According to Business Daily, the legislation will also enable the Central Bank to monitor non-performing loans, capping the limit at not twice the amount of the defaulted loan while protecting consumers from predatory lending by digital loan platforms.
Tighter Reins on Platforms for Mobile Loans
The legislation will boost efforts to protect customers, building upon a previous gazette notice that blocked lenders from blacklisting non-performing loans below Ksh 1000. The CBK also withdrew submissions of unregulated mobile loan platforms into Credit Reference Bureau. The withdrawal came after complaints of misuse over data in the Credit Information Sharing (CIS) System available for lenders.
Last year, Kenya had over 49 platforms providing mobile loans, taking advantage of regulation gaps to charge obscene rates as high as 150% a year. While most platforms allow borrowers to prepay within a month, creditors still pay the full amount plus interest.
Amendments in the CBK Act will help shield consumers from high-interest rates as well as offer transparency on terms of digital loans.
Scope Markets Kenya customers to have instant access to global financial markets
NAIROBI, Kenya, Jul 20 – Clients trading through the Scope Markets Kenya trading platform will get instant access to global financial markets and wider investment options.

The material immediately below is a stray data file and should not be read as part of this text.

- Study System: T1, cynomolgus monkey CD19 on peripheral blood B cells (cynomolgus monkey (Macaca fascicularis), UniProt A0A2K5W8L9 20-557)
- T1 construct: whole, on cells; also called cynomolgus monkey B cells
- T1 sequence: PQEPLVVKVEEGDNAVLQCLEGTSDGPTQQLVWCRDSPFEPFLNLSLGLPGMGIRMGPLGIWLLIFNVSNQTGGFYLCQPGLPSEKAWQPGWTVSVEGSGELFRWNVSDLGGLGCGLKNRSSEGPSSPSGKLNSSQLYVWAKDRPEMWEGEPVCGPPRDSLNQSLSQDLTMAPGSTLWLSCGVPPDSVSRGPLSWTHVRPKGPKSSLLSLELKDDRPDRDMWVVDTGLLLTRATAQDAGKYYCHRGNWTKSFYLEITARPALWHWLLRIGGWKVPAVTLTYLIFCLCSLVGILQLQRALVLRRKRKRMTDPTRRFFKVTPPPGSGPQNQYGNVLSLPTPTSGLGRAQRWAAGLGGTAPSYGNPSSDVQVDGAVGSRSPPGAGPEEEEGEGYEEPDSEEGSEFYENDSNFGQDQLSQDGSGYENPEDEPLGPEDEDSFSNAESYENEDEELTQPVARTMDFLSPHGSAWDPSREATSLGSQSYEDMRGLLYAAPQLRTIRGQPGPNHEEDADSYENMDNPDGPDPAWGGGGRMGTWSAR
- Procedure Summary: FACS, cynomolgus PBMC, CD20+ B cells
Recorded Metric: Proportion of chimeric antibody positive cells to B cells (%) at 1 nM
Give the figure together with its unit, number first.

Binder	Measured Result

This follows the launch of a new Scope Markets app, available on both the Google PlayStore and IOS Apple Store.
The Scope Markets app offers clients over 500 investment opportunities across global financial markets.
The Scope Markets app has a brand new user interface that is very user friendly, following feedback from customers.
The application offers real-time quotes; newsfeeds; research facilities, and a chat feature which enables a customer to make direct contact with the Customer Service Team during trading days (Monday to Friday).
The platform also offers an enhanced client interface including catering for those who trade at night.
The client will get instant access to several asset classes in the global financial markets including; Single Stocks CFDs (US, UK, EU) such as Facebook, Amazon, Apple, Netflix and Google, BP, Carrefour; Indices (Nasdaq, FTSE UK), Metals (Gold, Silver); Currencies (60+ Pairs), Commodities (Oil, Natural Gas).
The launch is part of Scope Markets Kenya strategy of enriching the customer experience while offering clients access to global trading opportunities.
Scope Markets Kenya CEO, Kevin Ng’ang’a observed, “the Sope Markets app is very easy to use especially when executing trades. Customers are at the heart of everything we do. We designed the Scope Markets app with the customer experience in mind as we seek to respond to feedback from our customers.”
He added that enhancing the client experience builds upon the robust trading platform, Meta Trader 5, unveiled in 2019, enabling Scope Markets Kenya to broaden the asset classes available on the trading platform.